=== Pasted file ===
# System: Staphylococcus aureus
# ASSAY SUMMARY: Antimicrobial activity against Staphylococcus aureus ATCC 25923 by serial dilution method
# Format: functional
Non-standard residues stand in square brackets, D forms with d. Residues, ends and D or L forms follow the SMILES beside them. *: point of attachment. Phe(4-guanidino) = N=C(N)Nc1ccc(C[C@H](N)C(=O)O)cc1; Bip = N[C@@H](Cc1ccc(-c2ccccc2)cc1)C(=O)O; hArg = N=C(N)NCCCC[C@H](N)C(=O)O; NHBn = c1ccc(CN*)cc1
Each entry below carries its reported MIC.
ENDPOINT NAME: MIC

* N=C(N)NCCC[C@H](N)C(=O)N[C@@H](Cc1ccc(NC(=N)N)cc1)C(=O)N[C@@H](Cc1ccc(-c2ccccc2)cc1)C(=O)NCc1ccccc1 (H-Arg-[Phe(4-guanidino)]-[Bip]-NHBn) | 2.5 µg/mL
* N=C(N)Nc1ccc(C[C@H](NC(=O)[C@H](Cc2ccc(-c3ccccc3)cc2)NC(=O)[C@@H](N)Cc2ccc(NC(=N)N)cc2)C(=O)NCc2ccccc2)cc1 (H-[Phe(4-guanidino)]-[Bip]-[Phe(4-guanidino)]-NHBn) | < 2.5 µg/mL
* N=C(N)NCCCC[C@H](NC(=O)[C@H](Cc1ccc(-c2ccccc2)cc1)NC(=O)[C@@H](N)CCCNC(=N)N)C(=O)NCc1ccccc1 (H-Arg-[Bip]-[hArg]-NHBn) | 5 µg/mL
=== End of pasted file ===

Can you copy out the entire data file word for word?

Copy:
# System: Staphylococcus aureus
# ASSAY SUMMARY: Antimicrobial activity against Staphylococcus aureus ATCC 25923 by serial dilution method
# Format: functional
Non-standard residues stand in square brackets, D forms with d. Residues, ends and D or L forms follow the SMILES beside them. *: point of attachment. Phe(4-guanidino) = N=C(N)Nc1ccc(C[C@H](N)C(=O)O)cc1; Bip = N[C@@H](Cc1ccc(-c2ccccc2)cc1)C(=O)O; hArg = N=C(N)NCCCC[C@H](N)C(=O)O; NHBn = c1ccc(CN*)cc1
Each entry below carries its reported MIC.
ENDPOINT NAME: MIC

* N=C(N)NCCC[C@H](N)C(=O)N[C@@H](Cc1ccc(NC(=N)N)cc1)C(=O)N[C@@H](Cc1ccc(-c2ccccc2)cc1)C(=O)NCc1ccccc1 (H-Arg-[Phe(4-guanidino)]-[Bip]-NHBn) | 2.5 µg/mL
* N=C(N)Nc1ccc(C[C@H](NC(=O)[C@H](Cc2ccc(-c3ccccc3)cc2)NC(=O)[C@@H](N)Cc2ccc(NC(=N)N)cc2)C(=O)NCc2ccccc2)cc1 (H-[Phe(4-guanidino)]-[Bip]-[Phe(4-guanidino)]-NHBn) | < 2.5 µg/mL
* N=C(N)NCCCC[C@H](NC(=O)[C@H](Cc1ccc(-c2ccccc2)cc1)NC(=O)[C@@H](N)CCCNC(=N)N)C(=O)NCc1ccccc1 (H-Arg-[Bip]-[hArg]-NHBn) | 5 µg/mL